Toyota Gazoo Racing has revealed its updated TS050 Hybrid race car which will carry its hopes in the 2017 FIA World Endurance Championship (WEC). Monza in northern Italy hosted the first public appearance of the new car, presented alongside team management and the drivers of the three TS050 Hybrids which will compete this season.
The team has outlined a clear target to earn its first Le Mans victory following an extraordinary near miss in 2016. That has required a combined effort at its technical centres in Higashi-Fuji and Cologne, which has seen upgrades applied to every area of the TS050.
The 2017 car features a 2.4-liter V6 turbocharged petrol engine combined with 8MJ hybrid system. Significant effort at Higashi-Fuji sees the introduction of a new engine, optimising thermal efficiency by increasing the compression ratio via development of the combustion chamber, cylinder block and cylinder head. The hybrid system too has been optimised. Motor generator units (MGU) have been reduced in size and weight while the high-powered lithium-ion battery has been developed further.
WEC regulations for 2017 target a reduction in aerodynamic efficiency, to increase the Le Mans lap time by several seconds for safety reasons. This is achieved by raising the front splitter by 15mm in combination with a narrower rear diffuser.
Using tools such as computational fluid dynamics and wind tunnels, Toyota Gazoo Racing has modified its aerodynamic concept to meet this challenge; a raised nose and sharp undercut to the sidepods are the most noticeable modifications.
According to new regulations, teams are limited to two aerodynamic configurations per season, reduced from three in 2016, with the low-downforce TS050 launched today. Tire usage is also restricted, with each car limited to four sets, plus two spare tires, for qualifying and six-hour races. The team has worked with Michelin to meet this challenge, including new compounds and constructions, as well as optimising the suspension geometry to limit wear.
Other rule changes are designed to enhance safety. Side mirrors now need to pass a wider visibility field test while hybrid cars must display lights to indicate normal powertrain behaviour. If the green safety light is not illuminated during a race, a car will be forced to pit for repairs.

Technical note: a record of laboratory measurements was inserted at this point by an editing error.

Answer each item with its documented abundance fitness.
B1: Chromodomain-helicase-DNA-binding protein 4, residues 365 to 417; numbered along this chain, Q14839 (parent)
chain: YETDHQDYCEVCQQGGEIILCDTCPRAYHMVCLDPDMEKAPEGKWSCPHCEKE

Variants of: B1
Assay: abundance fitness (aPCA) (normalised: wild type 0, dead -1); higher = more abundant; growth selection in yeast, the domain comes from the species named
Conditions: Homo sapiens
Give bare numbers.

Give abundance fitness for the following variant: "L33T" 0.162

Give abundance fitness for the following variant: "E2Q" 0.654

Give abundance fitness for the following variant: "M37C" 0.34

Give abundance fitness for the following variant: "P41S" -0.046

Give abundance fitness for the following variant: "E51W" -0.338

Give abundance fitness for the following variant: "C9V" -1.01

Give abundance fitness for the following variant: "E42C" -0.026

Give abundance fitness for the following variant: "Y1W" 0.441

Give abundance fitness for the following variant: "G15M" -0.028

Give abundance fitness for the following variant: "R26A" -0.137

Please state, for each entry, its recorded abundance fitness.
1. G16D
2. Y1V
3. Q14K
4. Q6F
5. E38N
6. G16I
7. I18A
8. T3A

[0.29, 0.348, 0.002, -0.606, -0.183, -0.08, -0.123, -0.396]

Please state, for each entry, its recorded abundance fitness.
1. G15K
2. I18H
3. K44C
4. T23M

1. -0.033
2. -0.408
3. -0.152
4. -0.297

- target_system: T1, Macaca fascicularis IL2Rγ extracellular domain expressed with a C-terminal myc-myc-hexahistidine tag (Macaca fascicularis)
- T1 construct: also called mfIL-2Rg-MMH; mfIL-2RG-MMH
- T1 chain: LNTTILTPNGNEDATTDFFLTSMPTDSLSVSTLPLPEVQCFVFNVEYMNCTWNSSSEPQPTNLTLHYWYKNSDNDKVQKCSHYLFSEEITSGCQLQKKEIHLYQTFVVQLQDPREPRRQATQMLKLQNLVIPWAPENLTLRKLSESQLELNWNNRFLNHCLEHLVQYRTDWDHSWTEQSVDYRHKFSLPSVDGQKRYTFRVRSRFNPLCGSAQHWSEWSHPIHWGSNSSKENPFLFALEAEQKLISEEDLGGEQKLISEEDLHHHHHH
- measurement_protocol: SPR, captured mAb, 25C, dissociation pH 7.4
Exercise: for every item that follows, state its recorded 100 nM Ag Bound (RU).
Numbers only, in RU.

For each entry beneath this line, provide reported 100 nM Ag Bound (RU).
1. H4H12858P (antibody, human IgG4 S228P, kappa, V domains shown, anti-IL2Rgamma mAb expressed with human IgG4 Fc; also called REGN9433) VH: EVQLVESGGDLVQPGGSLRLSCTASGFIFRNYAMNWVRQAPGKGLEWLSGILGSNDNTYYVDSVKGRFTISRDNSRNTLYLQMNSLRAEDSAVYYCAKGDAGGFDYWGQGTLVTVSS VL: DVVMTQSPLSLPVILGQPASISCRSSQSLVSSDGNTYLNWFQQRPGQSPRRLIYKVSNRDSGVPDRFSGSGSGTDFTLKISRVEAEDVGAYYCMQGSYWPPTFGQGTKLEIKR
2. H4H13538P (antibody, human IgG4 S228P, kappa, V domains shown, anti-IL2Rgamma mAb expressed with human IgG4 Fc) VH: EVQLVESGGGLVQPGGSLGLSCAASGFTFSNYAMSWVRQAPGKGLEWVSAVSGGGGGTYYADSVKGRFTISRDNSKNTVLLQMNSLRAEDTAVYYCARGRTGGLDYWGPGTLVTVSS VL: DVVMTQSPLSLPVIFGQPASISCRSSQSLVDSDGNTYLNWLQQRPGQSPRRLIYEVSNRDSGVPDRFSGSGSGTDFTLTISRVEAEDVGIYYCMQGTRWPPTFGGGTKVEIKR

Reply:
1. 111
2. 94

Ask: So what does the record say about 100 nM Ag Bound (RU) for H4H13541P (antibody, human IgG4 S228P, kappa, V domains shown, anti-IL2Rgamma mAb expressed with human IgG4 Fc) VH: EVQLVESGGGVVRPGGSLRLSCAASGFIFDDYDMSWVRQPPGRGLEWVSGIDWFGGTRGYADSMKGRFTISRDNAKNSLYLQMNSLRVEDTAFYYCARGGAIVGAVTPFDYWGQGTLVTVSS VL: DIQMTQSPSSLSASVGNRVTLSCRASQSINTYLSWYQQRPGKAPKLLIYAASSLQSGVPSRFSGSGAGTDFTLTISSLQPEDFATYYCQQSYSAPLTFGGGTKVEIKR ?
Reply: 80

The 2017-specification TS050 Hybrid has already recorded over 30,000km in testing this year, comprising five tests, at Paul Ricard, Motorland Aragon and Portimao, and including four 30-hour endurance tests.
“The whole team is motivated and determined for this season. We want to win, there is no doubt about that, but we know it will be a tough fight with Porsche,” explained Toshio Sato, team president. “The team in Higashi-Fuji and Cologne has worked incredibly hard to update the TS050 Hybrid and the first indications are encouraging. Having a third car is an additional opportunity and we will do our best to again deliver a great spectacle for the fans at Le Mans. We know from painful experience that Le Mans is a very difficult race to win, but that is our target. Everything – the car, the team and the drivers – has to work perfectly to achieve our goal. We will see in June if we have done enough.”
“Although the TS050 Hybrid shares the same name as the 2016 car, its performance has been greatly improved by reviewing the powertrain and enhancing efficiency in all areas,” added Histake Murata, racing hybrid project leader. “Toyota Gazoo Racing’s biggest goal for this year, as always, is winning Le Mans. The team in Higashi-Fuji has worked ceaselessly since Le Mans last year to develop a powertrain which will deliver performance over one lap and over a full race distance, enabling us to compete at the front. This has resulted in a new engine, plus modifications to the motor generator units and battery. The first results are very encouraging but we will continue to fine-tune so we are ready.”
“Our 2017 TS050 Hybrid represents a significant update; the only item which is not changed is the monocoque,” stated Pascal Vasselon, technical director. “At several races last year we showed the potential of our car with strong performances. But to achieve our targets we need more, so as well as big aerodynamic changes, we have optimised each area for performance and weight. What happened at Le Mans last year was painful so we gave extra attention to quality management. Zero risk doesn’t exist so we operate according to a given level of risk, which this year we have reduced. Pre-season testing has gone well in terms of performance and reliability so we feel positive but we also know we face a tough competitor.”